Luge federation: Driver partly to blame for Olympic death
The international luge federation blamed the death of Georgian racer Nodar Kumaritashvili on his driving mistakes, saying a "complex series of interrelated events" led to the fatal crash during a training run at the Vancouver Olympics.
"Nodar did commit driving errors starting in curve 15-16, which as an accumulation ended in the impact that resulted in him leaving the track and subsequently hitting a post," the federation said in a report Monday, adding that "blunt force trauma to the base of his skull" caused the fatality.
The report also said, however, that the type of accident that led to Kumaritashvili's death had never been seen previously.
"This bowing of the sled has not been seen before and was therefore not predictable by technical and safety experts. No athlete would have control in dealing with this type of 'catapult' effect,'' the report said.
The federation, known as FIL, said that the wall on the left side of the finishing curve of the Whistler track "was deemed to have been correctly calculated and constructed to handle a crash in this area and to prevent the departure from the track by an athlete (under normal crash situations).''
During training on Feb. 12, only hours before the Olympic opening ceremony, Kumaritashvili was flung from the ice at the Whistler Sliding Center and struck a steel pole after losing control of his sled on the final curve.
"After an in-depth analysis we concluded that there was no single reason, but a complex series of interrelated events which led to this tragedy,'' FIL secretary general Svein Romstad said in a statement on the governing body's Web site.
FIL cited Kumaritashvili's tactical errors in preliminary findings within 24 hours of the fatality. The track reopened on a shorter, slower and safer course.
David Kumaritashvili, Nodar's father, said pilot error should not be held responsible for a luge death.
"Yes, any sportsman could make a mistake, but it shouldn't result in a tragic and fatal accident,'' the father said. "He flew off the track. No matter what mistake he had committed, he should not have flown off it. Security measures must be provided.''
The elder Kumaritashvili was driving to Tbilisi to visit his wife in a hospital Monday and said he had no time to read the report thoroughly because of his wife's illness.
The report said there was no unanimous decision when it came to lowering the start of the Olympic luge races, and that FIL anticipates going back to the original starts for future competitions in Whistler, pending more talks.
The report offers no details as to whom ultimately made the final call about shortening the races, which the FIL said was done to reduce speed and provide "an emotional and psychological benefit to the athletes.''
The $110 million track was built for the Olympics two years ago.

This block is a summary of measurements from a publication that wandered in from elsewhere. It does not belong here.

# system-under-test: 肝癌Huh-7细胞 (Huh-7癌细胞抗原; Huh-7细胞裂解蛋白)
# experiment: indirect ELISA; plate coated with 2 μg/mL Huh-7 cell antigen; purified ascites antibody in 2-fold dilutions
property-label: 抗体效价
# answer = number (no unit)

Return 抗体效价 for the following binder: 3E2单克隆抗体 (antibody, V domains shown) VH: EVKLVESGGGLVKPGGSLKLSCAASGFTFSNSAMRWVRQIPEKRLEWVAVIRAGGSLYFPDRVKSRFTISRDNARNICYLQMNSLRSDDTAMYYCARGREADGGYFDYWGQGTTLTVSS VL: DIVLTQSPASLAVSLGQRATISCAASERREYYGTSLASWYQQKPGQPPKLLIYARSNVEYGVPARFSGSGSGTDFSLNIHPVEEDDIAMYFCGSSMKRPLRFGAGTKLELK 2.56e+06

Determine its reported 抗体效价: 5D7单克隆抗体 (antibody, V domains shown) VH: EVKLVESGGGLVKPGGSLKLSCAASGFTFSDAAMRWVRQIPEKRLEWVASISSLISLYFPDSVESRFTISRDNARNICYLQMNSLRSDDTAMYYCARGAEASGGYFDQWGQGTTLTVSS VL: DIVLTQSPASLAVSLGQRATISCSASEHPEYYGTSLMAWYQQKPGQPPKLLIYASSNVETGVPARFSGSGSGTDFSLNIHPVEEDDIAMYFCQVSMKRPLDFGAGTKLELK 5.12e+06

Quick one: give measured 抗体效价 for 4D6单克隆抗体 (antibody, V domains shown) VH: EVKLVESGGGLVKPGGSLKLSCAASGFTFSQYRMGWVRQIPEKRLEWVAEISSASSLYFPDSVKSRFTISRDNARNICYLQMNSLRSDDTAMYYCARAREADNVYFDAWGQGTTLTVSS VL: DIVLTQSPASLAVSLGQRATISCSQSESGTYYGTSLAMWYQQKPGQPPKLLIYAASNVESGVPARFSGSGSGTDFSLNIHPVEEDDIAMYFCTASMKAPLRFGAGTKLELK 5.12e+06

In Monday's report, FIL defended Kumaritashvili's credentials to compete at the Olympics.
"The documentation honors the sporting career of Nodar Kumaritashvili and demonstrates the qualification process of the Georgian luger to participate,'' FIL said. "He earned the right to participate.''
The IOC has a policy of "universality'' that helps fund many athletes from smaller countries and encourages governing bodies to find entries for them.
The Georgian was ranked 44th out of 65 sliders in the season-long World Cup standings.
"The FIL believes its current qualification system is correct and stringent enough,'' the report said. "It does not foresee making any recommendations to the IOC for changes.''
The document, written by Romstad and fellow American official Claire DelNegro, was requested by the International Olympic Committee.
The report will be sent to the British Columbia coroner's service. The Canadian authority is expected to publish its examination of how Kumaritashvili died next month. It could decide to hold a formal inquest hearing.
"Nodar lived his life for the love of his sport and the FIL has made it clear in this report that this accident's circumstances were indeed unique,'' Vancouver Olympic Committee chief executive John Furlong said. "We are grateful for their affirmation of the safety measures at the (Whistler Sliding Center) that they took to protect all athletes and for their determination to learn from this tragedy.''
The debate will continue at the FIL Congress scheduled for June in Sochi, Russia -- site of the 2014 Winter Games -- which will soon build its own sliding track.
Sochi organizers have been told to keep well below the world-record 96 mph speeds reached in Whistler.
"The FIL is determined to do what it can to avoid a tragedy like this from occurring again,'' the report said.
More than a year ago, FIL told Sochi officials that they would not homologize, or certify, that track if it was built to allow speed exceeding 84 mph. Kumaritashvili was clocked at 89.4 mph just a split-second before the fatal crash in Whistler, although many racers and luge experts have said it was the combination of speed and a technically demanding course -- not just the speed -- that teetered on being out of control at the 2010 Olympic track.
Preliminary drafts of the 2010-11 international luge, skeleton and bobsled schedules, obtained by The Associated Press, show that the World Cup luge circuit will not compete in Whistler this coming season, although bobsled and skeleton are scheduled to both open their seasons on that track.
The FIL said it anticipates resuming "competition from the original start heights'' for a World Cup luge race planned for the 2011-12 season in Whistler, and for the 2013 world championships, also scheduled to be held on that track.
"However, due to the seriousness of this particular accident, several meetings of FIL technical experts are scheduled at the time of this report to discuss the viability of this desire,'' the FIL report said.